When Pope John Paul II visited Ireland in 1979, an estimated 2.7 million people greeted him during the three-day visit.

Taoiseach Leo Varadkar, as well as Catholic Church and civic authorities, have welcomed today's announcement by Pope Francis that he plans to visit Ireland in August for the World Meeting of Families.

But this papal visit, almost 40 years on, will take place in a very different Ireland.

Clerical abuse scandal

The Catholic Church's influence in Ireland has plummeted in recent years in the wake of a series of clerical sex abuse scandals.

Pope Francis will face protests from child sex abuse survivors when he visits Ireland this summer, one campaigner has vowed.

Margaret McGuckin was instrumental in establishing a public inquiry into sexual, physical and emotional wrongdoing dating back decades in Catholic-run residential homes in Northern Ireland.

She said: "I am sure people could get quite angry and irate that the pope is still coming."

She added: "Our groups will be there to protest, there still remains a cover-up, we still know there has not been a proper investigation done into the abuses of the Christian Brothers."

Unprecedented criticism

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In July 2011, then taoiseach Enda Kenny strongly criticised the Vatican for what he said was an attempt to frustrate the Cloyne inquiry, accusing it of downplaying the rape of children to protect its power and reputation.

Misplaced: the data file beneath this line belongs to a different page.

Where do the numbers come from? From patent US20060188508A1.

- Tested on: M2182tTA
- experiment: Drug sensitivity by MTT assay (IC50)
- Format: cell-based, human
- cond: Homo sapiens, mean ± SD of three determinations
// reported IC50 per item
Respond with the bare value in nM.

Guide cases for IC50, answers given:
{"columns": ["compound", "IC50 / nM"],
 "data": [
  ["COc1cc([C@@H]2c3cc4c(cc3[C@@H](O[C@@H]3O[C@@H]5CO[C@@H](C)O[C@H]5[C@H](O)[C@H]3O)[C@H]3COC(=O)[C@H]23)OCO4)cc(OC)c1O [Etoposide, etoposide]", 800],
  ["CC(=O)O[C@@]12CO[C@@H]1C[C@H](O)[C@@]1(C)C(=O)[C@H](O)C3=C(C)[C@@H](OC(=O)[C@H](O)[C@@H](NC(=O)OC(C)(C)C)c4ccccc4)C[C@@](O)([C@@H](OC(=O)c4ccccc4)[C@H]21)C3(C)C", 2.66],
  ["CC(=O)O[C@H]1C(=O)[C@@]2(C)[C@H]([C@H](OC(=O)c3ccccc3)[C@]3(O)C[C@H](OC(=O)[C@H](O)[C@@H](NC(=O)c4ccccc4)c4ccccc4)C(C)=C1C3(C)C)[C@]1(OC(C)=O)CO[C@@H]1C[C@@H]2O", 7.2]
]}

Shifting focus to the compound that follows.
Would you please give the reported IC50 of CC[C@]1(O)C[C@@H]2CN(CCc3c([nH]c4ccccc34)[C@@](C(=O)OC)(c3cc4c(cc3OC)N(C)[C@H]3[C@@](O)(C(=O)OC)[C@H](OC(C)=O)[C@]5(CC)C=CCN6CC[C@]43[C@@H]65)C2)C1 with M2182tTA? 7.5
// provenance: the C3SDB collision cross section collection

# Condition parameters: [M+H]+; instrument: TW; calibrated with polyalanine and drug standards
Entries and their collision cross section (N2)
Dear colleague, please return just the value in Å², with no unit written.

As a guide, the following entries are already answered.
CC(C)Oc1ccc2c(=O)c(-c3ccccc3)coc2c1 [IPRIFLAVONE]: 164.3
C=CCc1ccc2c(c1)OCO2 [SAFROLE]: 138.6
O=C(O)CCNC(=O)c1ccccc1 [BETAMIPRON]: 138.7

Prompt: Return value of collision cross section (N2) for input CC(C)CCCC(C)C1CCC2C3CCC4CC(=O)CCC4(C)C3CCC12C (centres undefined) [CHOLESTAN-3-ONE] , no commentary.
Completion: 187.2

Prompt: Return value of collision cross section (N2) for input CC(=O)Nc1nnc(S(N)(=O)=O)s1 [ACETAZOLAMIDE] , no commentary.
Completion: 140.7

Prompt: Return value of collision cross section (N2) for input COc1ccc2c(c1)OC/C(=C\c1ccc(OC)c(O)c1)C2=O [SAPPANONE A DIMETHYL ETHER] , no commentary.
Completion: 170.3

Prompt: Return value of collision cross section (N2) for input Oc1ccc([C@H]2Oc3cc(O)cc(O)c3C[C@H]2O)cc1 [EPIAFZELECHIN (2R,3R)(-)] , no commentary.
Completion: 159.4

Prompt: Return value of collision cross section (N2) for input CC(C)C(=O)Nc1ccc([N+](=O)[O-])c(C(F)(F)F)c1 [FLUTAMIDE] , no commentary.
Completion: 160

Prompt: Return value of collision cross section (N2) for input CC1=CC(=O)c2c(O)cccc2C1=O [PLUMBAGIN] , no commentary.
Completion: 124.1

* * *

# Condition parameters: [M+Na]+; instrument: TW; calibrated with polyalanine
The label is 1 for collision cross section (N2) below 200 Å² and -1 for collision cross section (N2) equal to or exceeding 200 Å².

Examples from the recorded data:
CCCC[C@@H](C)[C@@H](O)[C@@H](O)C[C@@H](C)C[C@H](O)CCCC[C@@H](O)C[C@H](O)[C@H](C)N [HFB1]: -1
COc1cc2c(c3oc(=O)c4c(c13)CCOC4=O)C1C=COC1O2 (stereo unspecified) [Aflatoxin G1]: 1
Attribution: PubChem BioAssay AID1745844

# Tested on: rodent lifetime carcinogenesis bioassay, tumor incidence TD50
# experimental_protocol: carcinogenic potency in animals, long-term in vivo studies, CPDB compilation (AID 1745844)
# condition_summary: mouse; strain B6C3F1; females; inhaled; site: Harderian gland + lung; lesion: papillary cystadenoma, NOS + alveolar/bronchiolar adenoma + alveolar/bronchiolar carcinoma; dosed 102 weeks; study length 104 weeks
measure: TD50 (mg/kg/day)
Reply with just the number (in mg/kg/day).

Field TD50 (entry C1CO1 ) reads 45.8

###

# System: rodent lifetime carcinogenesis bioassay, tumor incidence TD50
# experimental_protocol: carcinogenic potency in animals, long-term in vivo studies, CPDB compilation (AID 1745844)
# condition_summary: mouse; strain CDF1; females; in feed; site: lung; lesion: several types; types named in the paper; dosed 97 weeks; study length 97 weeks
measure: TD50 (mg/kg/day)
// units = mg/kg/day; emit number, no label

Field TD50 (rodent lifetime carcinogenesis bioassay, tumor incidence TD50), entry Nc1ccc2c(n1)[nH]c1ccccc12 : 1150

Never before had a taoiseach used such language in criticising the Catholic Church.

Mr Kenny told the Dáil the Cloyne Report highlighted the "dysfunction, disconnection, elitism and narcissism that dominate the culture of the Vatican".

The rape and torture of children had been downplayed or "managed" to uphold, instead, the primacy of the institution; its power, standing and "reputation".

Same-sex marriage

Homosexuality was illegal in 1979 when the then pope visited. It was decriminalised in 1993.

This pope will visit an Ireland with an openly gay Taoiseach. Mr Varadkar was born the year Pope John Paul II visited.

In May 2015, Ireland became the first country in the world to bring in same-sex marriage by a popular vote.

A total of 1,201,607 people (62.1%) voted Yes and 734,300 (37.9%) voted No.

The result at the time was described as a social revolution, an expression of decency, and a country coming of age.


Divorce was also illegal when John Paul II visited Ireland.

In 1995, the people of Ireland voted to allow divorce. The referendum was passed by a small margin of 50.28% to 49.72%.

In 2016, analysis of two decades of figures showed that more than 100,000 people had availed of divorce since its introduction.

Embassy closure

In 2011, Ireland stunned the Vatican by closing its embassy to the Vatican, bringing relations between the once ironclad allies to an all-time low.

The closure followed a row earlier that year over the Irish church's handling of sex abuse cases and accusations that the Vatican had encouraged secrecy.

Ireland was the only major country of ancient Catholic tradition without an embassy to the Vatican until a scaled-down embassy was reopened in 2014.